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Carbon Footprint by Zip Code

Have you seen this great visualization from the Cool Climate Network? It’s household carbon footprint by zip code, based on home energy use, transportation, and consumption of goods and services. It’s really striking how green Boston and its immediate suburbs are, and how red the circle around them is. The companion carbon calculator lets you estimate your own carbon footprint more accurately.

Carbon Footprint by Zip Code

That’s dramatic.

Since taking a GIS class this fall I’m really interested in data visualization. Did you know the New York Times dialect map had the most views of any article in 2013? And it was posted on December 20! It really pushes home that we need to be thinking about more interactive ways to communicate information.

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Local Energy Planning in Medford

I know it’s been forever since I’ve posted anything (see the usual excuses: school, work, buying a house), but I just had to share some videos that I helped create at MAPC. I’ve been interning in the Energy Division of the Metropolitan Area Planning Council for the last nine months, assisting local governments with energy efficiency and renewable energy work. I think this video about our Local Energy Action Program with the City of Medford sums it up really well. And I especially love it because I helped them with the two residential outreach programs they mention: the National Grid Community Efficiency Initiative and Solarize Medford. More than 550 Medford residents completed home energy audits and 48 residents and businesses installed solar panels in 2013 as a result of these programs.

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Nontoxic Pest Control

As you know, we have a tiny garden in self-watering planters on our porch. This makes caring for our herbs and veggies easy. We only need to refill the water reservoirs about once a week, and we get much better results than we did with the old pots. However, we hit a bump in the road in our mini garden paradise  last weekend: tons of tiny, long-legged, red bugs all over the tomato plants. After a little research, I found out they were red aphids, and although they don’t usually kill full-grown plants, they can destroy new growth. Not on my tomato plants.

Aphid-free

Aphid-free

I’d rather avoid pesticides, if possible, so I started looking online for organic ways to get rid of aphids. A gang of ladybugs would be great, but failing that, the most common suggestion was spraying the leaves with a mixture of dish detergent and water (a couple tablespoons per gallon, spray both sides of the leaves, and rinse off after a couple hours). Even better, some people suggested just blasting the plants with a garden hose, or in my case, a particularly powerful spray bottle. And it worked! I sprayed away all the aphids that I could see, then did the same every other day for the few stragglers left. A week later, I don’t see any aphids at all. Who knew it would be that easy?

I suspect the aphids may have been drawn to the high nitrogen content in the vermicompost that we used this year. Our greens to browns ratio is always a bit top heavy. Now we have more of an incentive to keep it balanced: not wanting to deal with disgusting bugs!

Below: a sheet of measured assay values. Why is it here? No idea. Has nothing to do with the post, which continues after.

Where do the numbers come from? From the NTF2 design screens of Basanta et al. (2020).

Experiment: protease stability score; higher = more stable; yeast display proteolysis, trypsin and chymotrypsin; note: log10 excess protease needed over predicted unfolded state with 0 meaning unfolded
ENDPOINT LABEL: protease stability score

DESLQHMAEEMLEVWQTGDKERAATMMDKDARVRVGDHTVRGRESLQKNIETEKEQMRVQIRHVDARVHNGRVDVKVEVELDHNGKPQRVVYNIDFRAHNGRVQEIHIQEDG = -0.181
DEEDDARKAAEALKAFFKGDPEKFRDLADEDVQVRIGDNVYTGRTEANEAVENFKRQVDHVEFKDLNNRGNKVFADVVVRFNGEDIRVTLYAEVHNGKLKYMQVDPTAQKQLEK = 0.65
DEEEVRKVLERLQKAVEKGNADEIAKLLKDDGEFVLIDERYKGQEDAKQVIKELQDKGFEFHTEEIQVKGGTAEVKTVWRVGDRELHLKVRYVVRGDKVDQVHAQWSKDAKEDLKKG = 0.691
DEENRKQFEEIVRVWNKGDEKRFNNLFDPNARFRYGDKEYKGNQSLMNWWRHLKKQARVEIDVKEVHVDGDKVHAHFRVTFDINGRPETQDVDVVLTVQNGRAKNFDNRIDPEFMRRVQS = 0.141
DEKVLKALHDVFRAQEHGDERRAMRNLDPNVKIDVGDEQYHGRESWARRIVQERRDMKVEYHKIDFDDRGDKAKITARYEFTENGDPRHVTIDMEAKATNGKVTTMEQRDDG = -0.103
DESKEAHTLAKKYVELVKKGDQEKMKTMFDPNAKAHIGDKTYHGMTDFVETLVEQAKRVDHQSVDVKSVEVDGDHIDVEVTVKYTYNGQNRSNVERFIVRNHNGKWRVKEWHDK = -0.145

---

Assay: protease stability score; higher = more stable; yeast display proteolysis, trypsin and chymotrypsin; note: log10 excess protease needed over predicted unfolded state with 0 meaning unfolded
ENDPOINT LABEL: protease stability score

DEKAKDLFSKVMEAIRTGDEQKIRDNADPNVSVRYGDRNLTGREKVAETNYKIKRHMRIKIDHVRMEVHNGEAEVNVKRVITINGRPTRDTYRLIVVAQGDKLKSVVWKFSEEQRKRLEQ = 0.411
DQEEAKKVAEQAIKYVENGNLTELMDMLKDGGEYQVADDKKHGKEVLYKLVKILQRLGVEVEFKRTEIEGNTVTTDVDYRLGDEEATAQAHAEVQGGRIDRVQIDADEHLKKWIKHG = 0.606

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Easy Limeade

It’s almost embarrassing to call this a recipe because it’s so simple, but it’s a great thing to have in the fridge on hot days like this weekend.

Mmm...refreshing.

Mmm…refreshing.

Easy Limeade

(Adapted from Martha Stewart - sorry, Cheryl!)

3/4 cup lime juice
1/2 cup sugar
5 cups water

1.     Make simple syrup by boiling 1 cup water in a small saucepan, adding sugar, and stirring until dissolved.
2.     Add lime juice and the rest of the water. Stir.

Yeah, it’s that easy. We usually buy bottles of lime juice at the store, but if you want to get fancy, you can juice 6 limes instead. It *does* taste better that way.

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MyEnergy Home Dashboard

I’ve been tracking my energy use with the MyEnergy Dashboard for about a year now, and it’s a really easy way to parse data. You just save your username and password for your utility’s site (electricity, natural gas, or water), and each month it automatically updates on MyEnergy. Then you can browse through the information however you want. One way is a chart with usage over time. It illustrates very dramatically the drop in our gas usage when our landlord replaced the furnace.

The difference the new furnace made is dramatic.

The difference the new furnace made is impressive.

MyEnergy also lets you compare your energy usage with others who have signed up for the service in your town, with a handy dandy continuum that shades from green to red to give you visual cues. You can even set “friends” to compare yourself to. Proponents of community-based social marketing say that social norms (basically, peer pressure) are an effective way to get people to take environmentally friendly action, like saving energy, and I have to admit that I’m a little embarrassed that my gas usage in the winter is so much higher than the norm in Cambridge. Unfortunately, I haven’t actually taken action on it yet. We did a lot of weathersealing when we first moved in here, and I think the next step would be something more drastic, like convincing my landlord to do an energy audit and add more insulation. I’m working myself up to it.

Ouch.

Ouch.

MyEnergy was just bought by Nest. I don’t know what that means for MyEnergy (other than them pushing the thermostat on the website), but I’m hoping Nest will integrate their technology with it so you can track your energy usage even more granularly. I don’t have a Nest yet, but Massachusetts does have a $100 rebate…

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